Transcript ES_LV1_Rock_Cycle_files/Unit 9
Unit 9-2: The Rock
Well, I’ve broken out of
wrestling, and now have to
get the the set of another
Scorpion King movie. I’ve
asked a buddy to help out
with the next section.
Well, lets take
at are some nice sediments.
There are three types of sediments:
what makes sedimentary
rock different from igneous -Clastic
rock. Lets start with
rock and mineral
-Examples: plant materials
such as wood.
Sediments have a range of sizes, from largest
The key to
learning how clastic
However, there are
is by of
looking at what
sediments. I shouldmakes
These rocks are
sediments that are
-Silt, by time and
We sort the sediments by
size using a sieve.
-Sediments are placed into
the top sieve,
-The lower sieves have
screens to screen out the
-Once the system is turned
on, the sieve vibrates.
-After several minutes, we
can see the different
sediments, sorted by size.
Nature also sorts sediments.
-In rivers, fast moving waters carry all
-As the rivers slow down, or approach
the edge of the riverbed, sediments
are dropped off.
-The largest and heaviest (pebbles)
get dropped off first.
-The smallest (clay) stay in the river
-Dissolved minerals in the ocean
or river water act as cement that
holds the sediments together.
-Silica, lime, and iron can act as
-The cement works its way into the
pores and irregularities in the
-The cement binds to the rock
sediments and holds them
-Clays and silts can bind together when pressure is high enough,
but heavier materials need cement to hold them together.
-Pebbles and gravels form a conglomerate.
-Sand forms sandstone.
-Silt and clay forms shale.
-Conglomerate is the coarsest
of the clastic sedimentary rocks.
-The pebbles and gravels that
make up the conglomerate are
easily visible to the naked eye.
-Conglomerates can be made out of any type of pebble or gravel.
-Quartz is very commonly found in conglomerates because of its
-The cement that holds the pebbles and gravels together is usually
very fine grained.
-Sandstone is made of sand
-Generally, all the sand
sediments are quartz grains.
-Cement holds the sand grains
-Because the cement never fills all the spaces between the sand
grains, there can be up to 30% of air space between the grains.
-Sandstone is rough, gritty and durable.
-In some areas of the world, sandstone was commonly used as a
building material and as a sculpting material.
-Shale is made of clay and
-Clay is composed mostly of
kaolin, so shale is mostly
-The grains in shale are very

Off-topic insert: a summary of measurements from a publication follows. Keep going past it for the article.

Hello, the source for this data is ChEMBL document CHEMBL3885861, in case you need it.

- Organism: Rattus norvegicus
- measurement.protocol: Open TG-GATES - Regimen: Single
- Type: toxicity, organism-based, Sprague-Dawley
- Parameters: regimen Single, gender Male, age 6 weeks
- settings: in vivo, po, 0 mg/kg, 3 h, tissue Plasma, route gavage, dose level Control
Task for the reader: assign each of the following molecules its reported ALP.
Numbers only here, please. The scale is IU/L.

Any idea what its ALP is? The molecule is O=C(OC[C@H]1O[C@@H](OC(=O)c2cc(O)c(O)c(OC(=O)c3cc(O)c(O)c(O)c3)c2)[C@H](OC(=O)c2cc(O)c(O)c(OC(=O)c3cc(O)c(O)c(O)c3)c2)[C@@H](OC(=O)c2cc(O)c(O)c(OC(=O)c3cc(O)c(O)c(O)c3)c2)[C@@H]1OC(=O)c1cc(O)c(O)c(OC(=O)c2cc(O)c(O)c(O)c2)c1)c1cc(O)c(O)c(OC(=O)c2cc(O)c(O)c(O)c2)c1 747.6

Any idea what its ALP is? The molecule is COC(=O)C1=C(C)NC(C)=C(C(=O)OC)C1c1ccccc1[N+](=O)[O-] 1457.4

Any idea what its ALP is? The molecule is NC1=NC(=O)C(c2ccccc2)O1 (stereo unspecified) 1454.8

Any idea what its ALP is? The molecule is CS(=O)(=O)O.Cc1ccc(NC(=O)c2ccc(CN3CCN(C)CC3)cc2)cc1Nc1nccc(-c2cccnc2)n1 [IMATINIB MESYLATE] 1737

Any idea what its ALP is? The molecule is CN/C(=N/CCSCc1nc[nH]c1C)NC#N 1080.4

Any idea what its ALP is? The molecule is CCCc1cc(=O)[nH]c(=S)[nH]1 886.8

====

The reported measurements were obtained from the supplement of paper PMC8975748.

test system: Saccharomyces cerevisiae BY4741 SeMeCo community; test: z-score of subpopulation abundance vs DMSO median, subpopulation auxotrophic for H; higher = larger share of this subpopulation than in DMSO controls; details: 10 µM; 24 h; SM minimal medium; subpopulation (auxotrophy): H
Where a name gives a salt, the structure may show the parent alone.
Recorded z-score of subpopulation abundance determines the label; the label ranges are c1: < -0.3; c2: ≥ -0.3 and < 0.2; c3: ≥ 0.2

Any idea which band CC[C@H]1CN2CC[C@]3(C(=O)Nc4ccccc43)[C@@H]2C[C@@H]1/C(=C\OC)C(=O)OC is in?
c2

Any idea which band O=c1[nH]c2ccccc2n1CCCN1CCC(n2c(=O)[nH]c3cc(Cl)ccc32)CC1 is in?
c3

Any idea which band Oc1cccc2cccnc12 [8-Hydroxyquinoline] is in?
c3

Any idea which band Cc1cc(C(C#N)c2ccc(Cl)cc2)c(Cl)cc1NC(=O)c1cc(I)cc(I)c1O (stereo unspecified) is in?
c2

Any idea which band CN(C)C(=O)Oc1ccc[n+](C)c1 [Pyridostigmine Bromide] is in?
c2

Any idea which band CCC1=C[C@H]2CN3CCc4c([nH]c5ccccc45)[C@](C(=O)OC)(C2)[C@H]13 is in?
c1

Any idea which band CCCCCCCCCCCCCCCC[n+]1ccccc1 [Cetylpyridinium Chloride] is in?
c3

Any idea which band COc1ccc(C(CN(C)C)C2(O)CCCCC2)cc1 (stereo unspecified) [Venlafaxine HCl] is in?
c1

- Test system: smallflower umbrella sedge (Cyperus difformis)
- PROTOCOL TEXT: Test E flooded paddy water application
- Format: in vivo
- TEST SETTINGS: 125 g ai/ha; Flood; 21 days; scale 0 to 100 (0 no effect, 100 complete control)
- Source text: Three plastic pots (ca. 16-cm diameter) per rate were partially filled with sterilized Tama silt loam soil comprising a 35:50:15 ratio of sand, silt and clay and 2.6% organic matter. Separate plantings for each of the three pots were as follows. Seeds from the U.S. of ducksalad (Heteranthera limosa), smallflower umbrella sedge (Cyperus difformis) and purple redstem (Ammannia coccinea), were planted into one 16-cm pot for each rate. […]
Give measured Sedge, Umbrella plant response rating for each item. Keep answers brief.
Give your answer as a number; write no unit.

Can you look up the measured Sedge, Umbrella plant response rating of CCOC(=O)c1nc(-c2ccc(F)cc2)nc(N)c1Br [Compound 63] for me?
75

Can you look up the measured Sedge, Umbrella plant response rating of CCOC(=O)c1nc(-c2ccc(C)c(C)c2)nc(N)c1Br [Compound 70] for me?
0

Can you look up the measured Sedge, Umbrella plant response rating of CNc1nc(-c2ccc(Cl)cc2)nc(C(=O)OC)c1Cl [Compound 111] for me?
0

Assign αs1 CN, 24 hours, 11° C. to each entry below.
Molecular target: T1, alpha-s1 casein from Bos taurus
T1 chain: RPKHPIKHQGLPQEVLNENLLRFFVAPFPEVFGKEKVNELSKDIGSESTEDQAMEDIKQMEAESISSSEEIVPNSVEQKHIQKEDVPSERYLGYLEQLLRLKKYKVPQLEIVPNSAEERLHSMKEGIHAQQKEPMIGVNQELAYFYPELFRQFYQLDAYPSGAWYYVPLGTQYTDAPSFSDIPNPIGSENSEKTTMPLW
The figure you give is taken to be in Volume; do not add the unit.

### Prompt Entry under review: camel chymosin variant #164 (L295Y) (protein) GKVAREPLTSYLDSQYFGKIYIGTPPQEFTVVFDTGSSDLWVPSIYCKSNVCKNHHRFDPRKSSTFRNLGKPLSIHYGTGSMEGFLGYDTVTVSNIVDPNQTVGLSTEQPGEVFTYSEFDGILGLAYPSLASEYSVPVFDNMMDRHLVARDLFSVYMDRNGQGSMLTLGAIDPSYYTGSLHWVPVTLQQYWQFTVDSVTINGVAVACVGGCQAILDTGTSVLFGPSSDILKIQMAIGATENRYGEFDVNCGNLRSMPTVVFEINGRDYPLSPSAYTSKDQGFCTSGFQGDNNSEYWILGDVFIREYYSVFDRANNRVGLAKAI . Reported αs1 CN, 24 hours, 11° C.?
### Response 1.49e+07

tightly packed together.
-Shale is a very soft and smooth stone.
-It breaks very easily.
-Fossils are found in shales, since they form in rivers.
Some sedimentary rocks form
through chemical processes.
-When minerals are dissolved in
a new material.
-Limestone forms from tiny grains of of calcite.
-Calcium can also come from shells or bones.
-The tiny grains of calcite are usually deposited from sea or lake
-Limestones are usually light
gray or white in color.
-Due to the heavy nature of the
atoms that make the minerals,
limestone is very dense.
-Limestone will feel smooth to
-Rock salt is the natural form of
-Rock salt is made almost
entirely out of halite.
-Rock gypsum is very much like
rock salt, but made out of
-Both form through the
evaporation of salt lakes or
ocean bays cut off by sandbars.
-Limestone can also form through
Now, there is one last type of
-Shells of sea creatures, plankton,
sedimentary rock we should look
bones, etc. pile up on the ocean
at, and that is sedimentary rocks
that form through organic means.
-As time progresses, these calcium
deposits compact into limestone.
-On land, a common sedimentary
rock is formed from plant remains:
-Sedimentary rocks show
special features that help to
-One method we use is
-Stratification is the
arrangement in visible layers.
-How does stratification
-When a change of sediments occurs, a new layer develops.
-Different size grains, or new sediments appear, a new layer of
sedimentary rock forms.
-This is how sedimentary rocks become stratified.
-Aha! New sediments result in
-That’s why we see sandstone
on top of shale, on top of
-Now, there are a couple other
features we can look at:
bedding planes and cross
-Bedding plane: horizontal
layers where stratification
-Cross bedding: A angled
section or layer in stratification.
-It can be due to wind, erosion,
or tectonic forces.
-Many sandstones show ripple marks on the surface of the
-These formed by the winds and water that formed and deposited
-Mud cracks develop when deposits of wet clay dry out and
-In a bedding plane, these cracks are filled with other materials.
-Limestones can sometimes
contain hollow spheres of
-These hollow spheres
-This is a geode.
-It appears that geodes
formed by water wearing
away a hallow in the stone.
-Over time, this hallow gets
quartz deposited in it, which
grows into crystals.
-Also in limestones, there
can be lumps of chert or flint.
It’s sedimentary, my dear
How do you know so much
about these rocks, Mr.